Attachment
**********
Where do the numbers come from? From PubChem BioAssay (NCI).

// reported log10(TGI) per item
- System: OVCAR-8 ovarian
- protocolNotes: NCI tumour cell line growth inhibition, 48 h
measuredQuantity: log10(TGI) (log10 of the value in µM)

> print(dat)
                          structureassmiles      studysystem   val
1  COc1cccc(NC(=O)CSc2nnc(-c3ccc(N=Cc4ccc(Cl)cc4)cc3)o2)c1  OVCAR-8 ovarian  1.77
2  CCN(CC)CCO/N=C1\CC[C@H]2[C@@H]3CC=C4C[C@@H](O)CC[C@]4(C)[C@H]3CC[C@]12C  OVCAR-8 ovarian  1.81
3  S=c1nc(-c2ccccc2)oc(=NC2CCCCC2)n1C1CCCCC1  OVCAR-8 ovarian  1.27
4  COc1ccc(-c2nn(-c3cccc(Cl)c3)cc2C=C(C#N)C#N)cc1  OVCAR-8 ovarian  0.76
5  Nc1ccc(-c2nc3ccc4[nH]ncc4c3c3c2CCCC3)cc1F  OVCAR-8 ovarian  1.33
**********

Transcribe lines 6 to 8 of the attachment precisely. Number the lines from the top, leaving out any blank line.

> print(dat)
                          structureassmiles      studysystem   val
1  COc1cccc(NC(=O)CSc2nnc(-c3ccc(N=Cc4ccc(Cl)cc4)cc3)o2)c1  OVCAR-8 ovarian  1.77